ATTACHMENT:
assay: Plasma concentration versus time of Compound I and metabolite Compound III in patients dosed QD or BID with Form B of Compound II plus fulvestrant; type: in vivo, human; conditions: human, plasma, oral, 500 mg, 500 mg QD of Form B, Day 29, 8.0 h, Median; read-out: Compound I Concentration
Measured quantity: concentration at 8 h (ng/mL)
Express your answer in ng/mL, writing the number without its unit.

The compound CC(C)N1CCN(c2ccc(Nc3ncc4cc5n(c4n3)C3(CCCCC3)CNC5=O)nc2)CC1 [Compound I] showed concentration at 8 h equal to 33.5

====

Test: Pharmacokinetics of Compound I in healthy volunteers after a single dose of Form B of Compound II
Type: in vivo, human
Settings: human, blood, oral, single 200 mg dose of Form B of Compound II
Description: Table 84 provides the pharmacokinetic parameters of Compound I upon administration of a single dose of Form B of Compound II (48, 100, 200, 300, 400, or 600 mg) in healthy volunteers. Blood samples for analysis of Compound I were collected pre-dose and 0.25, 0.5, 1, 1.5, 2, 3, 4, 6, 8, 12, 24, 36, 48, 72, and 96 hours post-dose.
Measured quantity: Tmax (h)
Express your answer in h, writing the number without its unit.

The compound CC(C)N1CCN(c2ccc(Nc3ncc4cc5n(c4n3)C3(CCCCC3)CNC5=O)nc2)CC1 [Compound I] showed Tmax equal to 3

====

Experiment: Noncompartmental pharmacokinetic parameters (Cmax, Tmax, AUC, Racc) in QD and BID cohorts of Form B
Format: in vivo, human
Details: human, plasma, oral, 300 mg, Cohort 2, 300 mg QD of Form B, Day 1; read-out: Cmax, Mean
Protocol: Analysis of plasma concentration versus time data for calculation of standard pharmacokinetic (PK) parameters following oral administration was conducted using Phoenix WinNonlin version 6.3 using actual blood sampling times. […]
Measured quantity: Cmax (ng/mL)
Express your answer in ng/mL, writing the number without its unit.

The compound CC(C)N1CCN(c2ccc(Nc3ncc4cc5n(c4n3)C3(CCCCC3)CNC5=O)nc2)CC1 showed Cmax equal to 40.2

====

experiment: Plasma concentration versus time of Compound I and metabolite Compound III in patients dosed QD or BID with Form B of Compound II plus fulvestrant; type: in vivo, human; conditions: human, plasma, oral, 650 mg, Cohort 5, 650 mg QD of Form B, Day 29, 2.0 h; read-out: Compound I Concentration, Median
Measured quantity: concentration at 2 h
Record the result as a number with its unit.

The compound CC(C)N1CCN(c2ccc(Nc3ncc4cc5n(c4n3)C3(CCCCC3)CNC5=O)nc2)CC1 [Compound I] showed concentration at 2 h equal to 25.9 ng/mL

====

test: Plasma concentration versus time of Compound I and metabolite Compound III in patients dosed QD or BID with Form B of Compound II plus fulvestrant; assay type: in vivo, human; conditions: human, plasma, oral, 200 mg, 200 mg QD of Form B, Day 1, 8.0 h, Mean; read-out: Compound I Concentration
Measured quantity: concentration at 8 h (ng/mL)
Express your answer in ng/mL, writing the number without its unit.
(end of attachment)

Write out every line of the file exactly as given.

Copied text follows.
assay: Plasma concentration versus time of Compound I and metabolite Compound III in patients dosed QD or BID with Form B of Compound II plus fulvestrant; type: in vivo, human; conditions: human, plasma, oral, 500 mg, 500 mg QD of Form B, Day 29, 8.0 h, Median; read-out: Compound I Concentration
Measured quantity: concentration at 8 h (ng/mL)
Express your answer in ng/mL, writing the number without its unit.

The compound CC(C)N1CCN(c2ccc(Nc3ncc4cc5n(c4n3)C3(CCCCC3)CNC5=O)nc2)CC1 [Compound I] showed concentration at 8 h equal to 33.5

====

Test: Pharmacokinetics of Compound I in healthy volunteers after a single dose of Form B of Compound II
Type: in vivo, human
Settings: human, blood, oral, single 200 mg dose of Form B of Compound II
Description: Table 84 provides the pharmacokinetic parameters of Compound I upon administration of a single dose of Form B of Compound II (48, 100, 200, 300, 400, or 600 mg) in healthy volunteers. Blood samples for analysis of Compound I were collected pre-dose and 0.25, 0.5, 1, 1.5, 2, 3, 4, 6, 8, 12, 24, 36, 48, 72, and 96 hours post-dose.
Measured quantity: Tmax (h)
Express your answer in h, writing the number without its unit.

The compound CC(C)N1CCN(c2ccc(Nc3ncc4cc5n(c4n3)C3(CCCCC3)CNC5=O)nc2)CC1 [Compound I] showed Tmax equal to 3

====

Experiment: Noncompartmental pharmacokinetic parameters (Cmax, Tmax, AUC, Racc) in QD and BID cohorts of Form B
Format: in vivo, human
Details: human, plasma, oral, 300 mg, Cohort 2, 300 mg QD of Form B, Day 1; read-out: Cmax, Mean
Protocol: Analysis of plasma concentration versus time data for calculation of standard pharmacokinetic (PK) parameters following oral administration was conducted using Phoenix WinNonlin version 6.3 using actual blood sampling times. […]
Measured quantity: Cmax (ng/mL)
Express your answer in ng/mL, writing the number without its unit.

The compound CC(C)N1CCN(c2ccc(Nc3ncc4cc5n(c4n3)C3(CCCCC3)CNC5=O)nc2)CC1 showed Cmax equal to 40.2

====

experiment: Plasma concentration versus time of Compound I and metabolite Compound III in patients dosed QD or BID with Form B of Compound II plus fulvestrant; type: in vivo, human; conditions: human, plasma, oral, 650 mg, Cohort 5, 650 mg QD of Form B, Day 29, 2.0 h; read-out: Compound I Concentration, Median
Measured quantity: concentration at 2 h
Record the result as a number with its unit.

The compound CC(C)N1CCN(c2ccc(Nc3ncc4cc5n(c4n3)C3(CCCCC3)CNC5=O)nc2)CC1 [Compound I] showed concentration at 2 h equal to 25.9 ng/mL

====

test: Plasma concentration versus time of Compound I and metabolite Compound III in patients dosed QD or BID with Form B of Compound II plus fulvestrant; assay type: in vivo, human; conditions: human, plasma, oral, 200 mg, 200 mg QD of Form B, Day 1, 8.0 h, Mean; read-out: Compound I Concentration
Measured quantity: concentration at 8 h (ng/mL)
Express your answer in ng/mL, writing the number without its unit.